Fives are the obvious things that must happen. Set down the time for your meetings: time for the one-on-one, time for talking to your sellers, and all the other activities that are immediate. You might want to do the interviewing for new hires on a weekly basis or you might want to review resumes on a monthly basis. 

You must decide the schedules for the different activities and follow through. 

In this way, you can focus on the things that you need to and not be around for things that you don’t need to be a part of. You can also set a time to motivate your team and raise their morale by going to weekly or monthly lunch. 

Time is important 

Time is important and your sales reps need your time in closing deals and making sure that they’re overcoming challenges and working effectively. 

You are the coach and the sales reps are the players, and the only way for the team to work out is if both the coach and the players work hand-in-hand. If you are bogged down, hiding behind paperwork, and locked up in an office without a chance to connect with your reps, then you are never going to reach your goals. 

Applying this to The Sales Evangelist team helped me set the right culture as a leader of an organization. 

Money comes through the door when you are focused only on the things that you need to do.

“Managing Tasks as a Leader” episode resources 

Sales managers and leaders have different strategies in managing their tasks. If you have a story, don’t hesitate to drop me a message or tag me on LinkedIn, Donald C. Kelly. 

Check out Mike Weinberg’s book, Sales Management Simplified

 

This episode is brought to you in part by TSE Certified Sales Training Program which aims to help sales reps and sales team improve their skills in finding the right customers and knowing the strategies and activities that work. The program also teaches you the right questions to ask in order to build strong values and close huge deals. Go to thesalesevangelists.com/freecourse to get the first two episodes for free.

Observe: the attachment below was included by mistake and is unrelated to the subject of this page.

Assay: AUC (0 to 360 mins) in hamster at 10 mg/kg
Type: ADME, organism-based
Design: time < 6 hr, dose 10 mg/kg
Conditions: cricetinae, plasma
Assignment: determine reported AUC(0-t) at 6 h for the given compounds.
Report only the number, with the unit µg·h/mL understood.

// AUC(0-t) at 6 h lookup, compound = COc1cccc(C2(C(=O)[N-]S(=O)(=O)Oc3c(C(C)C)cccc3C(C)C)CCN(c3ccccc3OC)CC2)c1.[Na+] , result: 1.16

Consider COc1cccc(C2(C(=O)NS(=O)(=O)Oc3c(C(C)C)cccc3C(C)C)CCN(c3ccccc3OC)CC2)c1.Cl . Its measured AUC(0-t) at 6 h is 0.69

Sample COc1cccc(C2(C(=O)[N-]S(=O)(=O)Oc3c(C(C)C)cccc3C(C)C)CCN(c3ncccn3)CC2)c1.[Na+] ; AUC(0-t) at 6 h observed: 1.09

Audible is also a great avenue for sales learning. It has thousands of books that you can read

and audiobooks to listen that can help you to grow as a savvy salesperson. 

 

Give it a go to get a free book and a 30-day free trial. Just type in audibletrial.com/tse. If you enjoyed this episode and learned from it, please do give us a review 5-star rating on Apple podcast. You can also share this podcast with your friends and colleagues who are using other platforms such as Google Podcast, Stitcher, Spotify

Audio provided by Free SFX and Bensound.

Direct download: TSE_1152.mp3
Category:Time Management -- posted at: 12:00am EDT

Sellers must work to effectively plan their activities in order to accomplish the important tasks in their days, and since I’ve struggled with the same challenges, I’ve developed a new planning tool to help with that effort. 

 

For most of us, it isn’t unreasonable to find that we have more tasks due in a day than we can possibly accomplish, and we can end up feeling like we’ve failed when we come up short. Unless we change how we do things, our days will feel like Groundhog Day, and we’ll repeat the same ineffective patterns every day. 

 

Falling short

If we fail to complete our to-do list every single day, we’ll end the day feeling like we’ve failed. Worse yet, our list will grow every day because it will include tasks from the previous day that we didn’t finish. Eventually, we’ll feel emotionally drained by our ineffectiveness. 

Now, while you’re trying to find new leads, get new deals, and close new opportunities, you’ll likely be preoccupied with your looming to-do list. 

You’ll never completely escape the stressful moments and days in sales, but if you learn to effectively manage the time you have, you’ll better manage that stress. Whether you’re selling cars or selling services, you’re at risk of being frustrated by the to-do list. 

 

Identifying the process

I discovered in my own process of organizing tasks I was spending as much time planning the tasks as I did accomplishing them. The result was that I was going in circles. I had read a book by Kevin Cruz called 15 Secrets Successful People Know About Time Management that prompted me to take control of my schedule. (I recommend you read it, too. It’s available on Audible.)

I started by writing down all the tasks I needed to do each day, keeping in mind that I function best when I keep my days broken up. Kevin recommended breaking your day into 15-minute increments, which was a great idea, but honestly 30-minute increments worked best for me. I planned my entire day, including tasks like reading a sales book, listening to a podcast, prospecting, LinkedIn outreach, follow-up with clients, or proposal preparation. 

 

Creating a planner

I decided to create my own planner that specifically addresses my unique tasks. One side of the planner allows me to list all the different tasks I do and divide them into different categories. In my case, as a business owner, I have certain categories that other sellers may not have.